We recently came across a large 401k plan with more than 30 funds in its fund lineup! Sadly, I wish I could say this was the exception, but we actually see this in many 401(k) plans when they first come to us from another provider.
Retirement Services & Financial Advisors - Serving Columbus & Beyond
Just as most 401k plans are unique in their offerings and operations, so too are the investment committees that should be formed to guide them. However, in confronting the critical issues facing employers in the management of their plans, all employers, and their investment committees should address one key question, if not quarterly, at the very least, annually.
As is customary with the proposal of any new regulatory rule or provision, the Department of Labor has opened the floor to comments regarding its proposed rule change to extend fiduciary responsibilities to all advisors who work with qualified retirement plans.
Successful business owners are known to be all-consumed with building their business, often investing a substantial amount of their time, energy, and money in their efforts. So, it’s not surprising that many business owners reach a late stage in life without having saved sufficiently for their retirement.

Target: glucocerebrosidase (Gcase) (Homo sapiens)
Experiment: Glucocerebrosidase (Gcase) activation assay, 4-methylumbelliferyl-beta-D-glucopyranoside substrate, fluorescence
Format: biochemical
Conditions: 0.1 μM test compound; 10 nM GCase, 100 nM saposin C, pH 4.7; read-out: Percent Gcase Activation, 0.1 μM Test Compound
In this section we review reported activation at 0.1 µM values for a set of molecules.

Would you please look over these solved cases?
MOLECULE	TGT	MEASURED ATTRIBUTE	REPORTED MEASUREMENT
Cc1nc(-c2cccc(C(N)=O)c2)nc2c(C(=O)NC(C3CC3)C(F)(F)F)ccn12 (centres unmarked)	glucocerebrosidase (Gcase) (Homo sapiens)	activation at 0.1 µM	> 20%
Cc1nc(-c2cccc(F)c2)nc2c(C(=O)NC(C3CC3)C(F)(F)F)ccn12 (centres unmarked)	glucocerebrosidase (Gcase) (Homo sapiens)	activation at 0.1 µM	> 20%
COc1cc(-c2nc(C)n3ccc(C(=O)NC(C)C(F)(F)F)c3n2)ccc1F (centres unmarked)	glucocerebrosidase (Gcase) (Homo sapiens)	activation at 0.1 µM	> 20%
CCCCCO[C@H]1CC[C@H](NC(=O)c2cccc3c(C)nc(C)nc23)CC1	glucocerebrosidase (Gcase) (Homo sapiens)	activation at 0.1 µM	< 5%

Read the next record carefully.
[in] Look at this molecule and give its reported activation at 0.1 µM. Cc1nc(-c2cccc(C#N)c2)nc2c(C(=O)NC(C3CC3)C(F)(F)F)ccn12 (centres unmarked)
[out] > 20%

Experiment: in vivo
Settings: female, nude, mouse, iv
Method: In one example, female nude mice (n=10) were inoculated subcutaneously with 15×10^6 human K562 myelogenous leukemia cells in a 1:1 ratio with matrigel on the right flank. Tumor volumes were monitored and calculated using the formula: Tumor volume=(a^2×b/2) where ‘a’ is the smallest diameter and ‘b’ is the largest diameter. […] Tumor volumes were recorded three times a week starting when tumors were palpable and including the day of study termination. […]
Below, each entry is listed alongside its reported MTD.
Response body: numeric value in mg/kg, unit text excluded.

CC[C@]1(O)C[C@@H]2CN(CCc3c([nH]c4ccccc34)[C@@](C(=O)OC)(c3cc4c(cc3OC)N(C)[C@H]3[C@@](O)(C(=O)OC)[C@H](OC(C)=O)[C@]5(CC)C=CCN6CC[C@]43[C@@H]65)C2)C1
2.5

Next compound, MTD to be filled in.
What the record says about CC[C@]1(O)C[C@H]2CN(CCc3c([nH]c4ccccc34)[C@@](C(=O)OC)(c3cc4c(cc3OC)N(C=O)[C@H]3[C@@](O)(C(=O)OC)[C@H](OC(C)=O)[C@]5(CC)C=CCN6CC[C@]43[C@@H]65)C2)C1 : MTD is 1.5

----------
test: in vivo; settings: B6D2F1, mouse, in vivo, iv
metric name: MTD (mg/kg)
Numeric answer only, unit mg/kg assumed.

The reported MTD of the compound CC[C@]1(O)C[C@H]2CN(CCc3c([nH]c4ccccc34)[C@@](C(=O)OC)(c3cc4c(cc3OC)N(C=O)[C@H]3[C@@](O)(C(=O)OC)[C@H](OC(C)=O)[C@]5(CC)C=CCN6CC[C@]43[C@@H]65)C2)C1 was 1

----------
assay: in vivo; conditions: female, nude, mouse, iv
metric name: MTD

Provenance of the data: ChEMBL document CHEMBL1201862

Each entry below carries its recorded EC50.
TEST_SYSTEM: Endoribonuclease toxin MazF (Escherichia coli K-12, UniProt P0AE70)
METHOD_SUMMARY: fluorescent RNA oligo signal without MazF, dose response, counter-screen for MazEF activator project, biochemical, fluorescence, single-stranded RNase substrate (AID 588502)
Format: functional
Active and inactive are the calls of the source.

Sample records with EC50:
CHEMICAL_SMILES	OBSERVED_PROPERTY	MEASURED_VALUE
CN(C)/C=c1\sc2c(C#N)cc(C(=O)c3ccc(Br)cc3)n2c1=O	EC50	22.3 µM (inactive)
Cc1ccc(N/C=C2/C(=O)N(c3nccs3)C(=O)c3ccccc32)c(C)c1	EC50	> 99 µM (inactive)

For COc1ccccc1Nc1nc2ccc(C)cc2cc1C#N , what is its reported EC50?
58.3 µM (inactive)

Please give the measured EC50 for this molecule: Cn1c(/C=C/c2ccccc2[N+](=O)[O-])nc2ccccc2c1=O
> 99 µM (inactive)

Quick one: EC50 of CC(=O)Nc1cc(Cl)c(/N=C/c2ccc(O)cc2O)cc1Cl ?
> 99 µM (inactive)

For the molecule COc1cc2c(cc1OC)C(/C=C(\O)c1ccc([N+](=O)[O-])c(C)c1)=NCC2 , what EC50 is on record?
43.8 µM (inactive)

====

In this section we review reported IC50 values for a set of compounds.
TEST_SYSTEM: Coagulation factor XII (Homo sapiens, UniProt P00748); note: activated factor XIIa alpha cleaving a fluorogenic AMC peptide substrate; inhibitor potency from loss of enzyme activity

After a rather tumultuous decade in which the overall performance of 401k plans is best described as anemic, we may be entering a period of redemption that could have 401k plan sponsors and participants smiling again.
Since its inception in 2006, the Roth 401k account has been growing in popularity as a retirement plan option offered by employers. With the passage of the American Tax Payer Relief Act in 2012, the door has been opened even further for plan participants to convert all or a part of their vested, pretax, account assets into a Roth account.
The landscape for retirement plan sponsors continues to change with the most recent Supreme Court decision in the case of Tibble v. Edison International. In fact, the decision, which ruled in favor of the employee group, constitutes a tectonic shift in the relationship between plan participants and plan sponsors.